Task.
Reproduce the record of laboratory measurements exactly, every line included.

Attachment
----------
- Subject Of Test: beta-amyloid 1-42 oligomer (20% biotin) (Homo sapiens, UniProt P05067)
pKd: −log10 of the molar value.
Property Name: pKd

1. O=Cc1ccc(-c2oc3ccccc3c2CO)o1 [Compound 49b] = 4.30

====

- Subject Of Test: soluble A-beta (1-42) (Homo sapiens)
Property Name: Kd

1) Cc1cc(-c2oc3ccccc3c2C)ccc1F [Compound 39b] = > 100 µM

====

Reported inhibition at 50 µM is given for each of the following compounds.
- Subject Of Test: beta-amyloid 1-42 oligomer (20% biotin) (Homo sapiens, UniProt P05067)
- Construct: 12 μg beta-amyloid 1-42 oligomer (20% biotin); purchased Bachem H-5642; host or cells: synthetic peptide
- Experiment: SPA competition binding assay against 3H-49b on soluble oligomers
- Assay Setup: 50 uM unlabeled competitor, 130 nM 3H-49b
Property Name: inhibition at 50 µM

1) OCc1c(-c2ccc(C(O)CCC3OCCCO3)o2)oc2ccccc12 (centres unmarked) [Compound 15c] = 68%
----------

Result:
- Subject Of Test: beta-amyloid 1-42 oligomer (20% biotin) (Homo sapiens, UniProt P05067)
pKd: −log10 of the molar value.
Property Name: pKd

1. O=Cc1ccc(-c2oc3ccccc3c2CO)o1 [Compound 49b] = 4.30

====

- Subject Of Test: soluble A-beta (1-42) (Homo sapiens)
Property Name: Kd

1) Cc1cc(-c2oc3ccccc3c2C)ccc1F [Compound 39b] = > 100 µM

====

Reported inhibition at 50 µM is given for each of the following compounds.
- Subject Of Test: beta-amyloid 1-42 oligomer (20% biotin) (Homo sapiens, UniProt P05067)
- Construct: 12 μg beta-amyloid 1-42 oligomer (20% biotin); purchased Bachem H-5642; host or cells: synthetic peptide
- Experiment: SPA competition binding assay against 3H-49b on soluble oligomers
- Assay Setup: 50 uM unlabeled competitor, 130 nM 3H-49b
Property Name: inhibition at 50 µM

1) OCc1c(-c2ccc(C(O)CCC3OCCCO3)o2)oc2ccccc12 (centres unmarked) [Compound 15c] = 68%